First published at Nieman Journalism Lab
Let's elevate, for a moment.
Let's take a NASA view of the media landscape, enjoying the clear, whole-earth picture of our struggling news planet.
The wide view would tell us that, although the U.S. often believes itself to be the straw that stirs the global drink, we make up but 5 percent of the world's population. Our special friends in the U.K. make up only another 1 percent. While much of the world's digital inventiveness and entrepreneurial investment is born in the U.S.A., the marketplace for digital news, media, and information products has been going increasingly global.
The global digital media revolution is transforming how, in economic terms, we now think of the business. Global growth is no longer an add-on to the usual in-country business model; it's becoming a major driver of business - and product - planning.
As we look at the newsonomics of the global media imperative, let's pick out just a few of the many diverse datapoints on which we have to draw:
- The Financial Times, probably the single best model of print-to-digital transformation success, has announced that its digital business leader, Rob Grimshaw, is leaving Number One Southwark Bridge, astride the Thames, for New York City. Grimshaw is managing director of FT.com, and his business is truly global. The company, founded in 1888, now finds 31 percent of its readers in the Americas and only 23 percent in the U.K. - with another 13 percent now in Asia. For the FT, Grimshaw's move is logical: Go where your customers are, and to the heart of digital innovation. (Talk to Europeans in the digital business, and they'll tell you how America-centric, and West Coast-centric, the digital business is, somewhat to their dismay.) For the FT, even with its good number of American consumers, the U.S. is "an emerging market," a belief held by Reuters as well.
- If you were to name the FT's most head-to-head competitor (for time, and thus indirectly for money), it would be The Wall Street Journal. The Journal's digital audience is now 30 percent international, and just last week in launched still another international local (in native language) edition, for Germany. The Journal's crosstown rival, The New York Times, is moving globally as well. Already 12 percent of its paying digital subscribers are international, with the Times applying its pay strategies to its European operation, the International Herald Tribune. Last year, it also launched India Ink, focused on that country's news and culture, with an on-the-ground team there. Expect the Times to move into China this year.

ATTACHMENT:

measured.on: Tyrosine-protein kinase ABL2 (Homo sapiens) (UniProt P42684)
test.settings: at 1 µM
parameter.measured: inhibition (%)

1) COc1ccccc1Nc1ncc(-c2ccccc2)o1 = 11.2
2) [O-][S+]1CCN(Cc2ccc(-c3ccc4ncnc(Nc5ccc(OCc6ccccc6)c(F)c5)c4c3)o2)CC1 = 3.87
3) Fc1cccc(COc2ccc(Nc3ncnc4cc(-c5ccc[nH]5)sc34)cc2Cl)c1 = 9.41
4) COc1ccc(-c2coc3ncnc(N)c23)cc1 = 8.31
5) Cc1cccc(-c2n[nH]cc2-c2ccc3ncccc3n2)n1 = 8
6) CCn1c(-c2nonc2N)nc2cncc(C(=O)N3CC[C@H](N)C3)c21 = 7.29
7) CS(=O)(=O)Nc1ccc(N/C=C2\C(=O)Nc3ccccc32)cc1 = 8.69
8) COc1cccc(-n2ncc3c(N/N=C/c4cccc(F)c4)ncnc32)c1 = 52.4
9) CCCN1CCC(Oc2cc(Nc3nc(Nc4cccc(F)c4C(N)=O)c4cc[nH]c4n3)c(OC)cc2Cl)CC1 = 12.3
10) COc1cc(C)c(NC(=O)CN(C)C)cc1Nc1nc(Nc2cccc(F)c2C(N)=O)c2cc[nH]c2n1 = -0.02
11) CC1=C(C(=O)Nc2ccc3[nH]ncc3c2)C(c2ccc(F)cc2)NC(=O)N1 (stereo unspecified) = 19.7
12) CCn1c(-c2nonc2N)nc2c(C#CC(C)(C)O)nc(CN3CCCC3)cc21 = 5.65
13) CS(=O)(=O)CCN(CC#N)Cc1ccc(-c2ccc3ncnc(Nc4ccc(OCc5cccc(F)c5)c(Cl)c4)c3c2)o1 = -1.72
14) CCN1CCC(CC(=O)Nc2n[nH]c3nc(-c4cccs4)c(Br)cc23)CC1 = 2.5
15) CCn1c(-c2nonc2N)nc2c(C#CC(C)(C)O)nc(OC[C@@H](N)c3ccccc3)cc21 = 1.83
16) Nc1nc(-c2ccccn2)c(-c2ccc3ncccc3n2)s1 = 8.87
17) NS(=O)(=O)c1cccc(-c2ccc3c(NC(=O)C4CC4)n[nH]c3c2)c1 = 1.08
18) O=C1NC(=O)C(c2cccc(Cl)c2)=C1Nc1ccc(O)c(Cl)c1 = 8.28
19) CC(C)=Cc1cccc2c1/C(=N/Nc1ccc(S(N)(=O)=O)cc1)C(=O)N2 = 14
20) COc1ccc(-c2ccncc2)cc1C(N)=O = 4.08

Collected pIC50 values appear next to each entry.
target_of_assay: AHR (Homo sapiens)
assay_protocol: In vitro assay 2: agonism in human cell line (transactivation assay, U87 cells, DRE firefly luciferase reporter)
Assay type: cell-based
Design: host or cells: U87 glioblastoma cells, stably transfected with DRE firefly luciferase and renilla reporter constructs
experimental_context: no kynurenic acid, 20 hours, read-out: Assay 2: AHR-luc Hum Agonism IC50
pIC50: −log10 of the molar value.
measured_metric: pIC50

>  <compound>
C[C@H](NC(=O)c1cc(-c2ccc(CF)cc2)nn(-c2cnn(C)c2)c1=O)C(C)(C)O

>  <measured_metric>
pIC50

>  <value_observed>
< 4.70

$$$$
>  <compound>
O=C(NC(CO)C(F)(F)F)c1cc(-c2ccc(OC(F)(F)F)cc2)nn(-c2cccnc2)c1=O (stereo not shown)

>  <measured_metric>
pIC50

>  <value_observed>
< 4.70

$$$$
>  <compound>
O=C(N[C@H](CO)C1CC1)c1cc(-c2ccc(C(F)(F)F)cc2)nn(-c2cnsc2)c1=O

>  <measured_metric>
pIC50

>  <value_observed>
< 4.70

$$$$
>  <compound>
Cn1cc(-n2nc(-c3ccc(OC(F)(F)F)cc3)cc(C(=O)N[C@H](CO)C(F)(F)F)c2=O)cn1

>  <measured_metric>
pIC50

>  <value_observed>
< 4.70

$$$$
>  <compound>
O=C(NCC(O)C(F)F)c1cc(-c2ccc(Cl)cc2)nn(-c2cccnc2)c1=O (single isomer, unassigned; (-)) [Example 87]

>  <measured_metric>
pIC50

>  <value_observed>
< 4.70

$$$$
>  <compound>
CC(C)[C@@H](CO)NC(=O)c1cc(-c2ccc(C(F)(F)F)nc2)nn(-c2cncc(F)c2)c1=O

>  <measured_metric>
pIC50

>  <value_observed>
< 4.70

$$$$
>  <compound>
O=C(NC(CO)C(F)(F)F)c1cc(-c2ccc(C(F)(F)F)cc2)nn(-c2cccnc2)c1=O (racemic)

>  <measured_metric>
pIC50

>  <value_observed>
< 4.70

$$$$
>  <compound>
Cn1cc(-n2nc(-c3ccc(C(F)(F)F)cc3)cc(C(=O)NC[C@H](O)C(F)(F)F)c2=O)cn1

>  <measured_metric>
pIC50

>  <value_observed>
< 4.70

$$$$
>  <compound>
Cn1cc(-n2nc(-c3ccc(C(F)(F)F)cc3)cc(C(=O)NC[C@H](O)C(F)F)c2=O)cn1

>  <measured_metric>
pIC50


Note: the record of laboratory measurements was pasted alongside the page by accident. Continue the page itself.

- Less than a year after launching its first non-U.S. site in Canada, Huffington Post last week added an Italian site, alongside its French one. It continues negotiating with publisher partners in several other western European countries, following up on Arianna's meet-and-greets there last fall.
- The (second) British invasion of the U.S. continues apace ("The newsonomics of the British invasion,"), as the Guardian (reinvigorated U.S.product), the Independent (using Press+ to sell access to U.S. consumers), the BBC (staffing up editorial and ad pushes) and the Daily Mail, which announced a new U.S. push last year and said last week it is now moving onto India.
This isn't just about news media. Netflix, in yesterday's earnings report, tells us that almost 10 percent of its streaming business is now global, almost two million of 21 million streaming subscribers. That global growth - and huge upside - is balancing Netflix's 2011 pricing stumbles.
For an even bigger picture perspective on the global imperative, let's look at the four digital behemoths that are reshaping everything in their paths (get out of the way, if you can, or accede to junior partner status). Consider how much revenue each of Google, Apple, Facebook, and Amazon earned from outside the U.S in the first three quarters of 2011, from my recent report for Outsell, "Getting it Right with GAFA":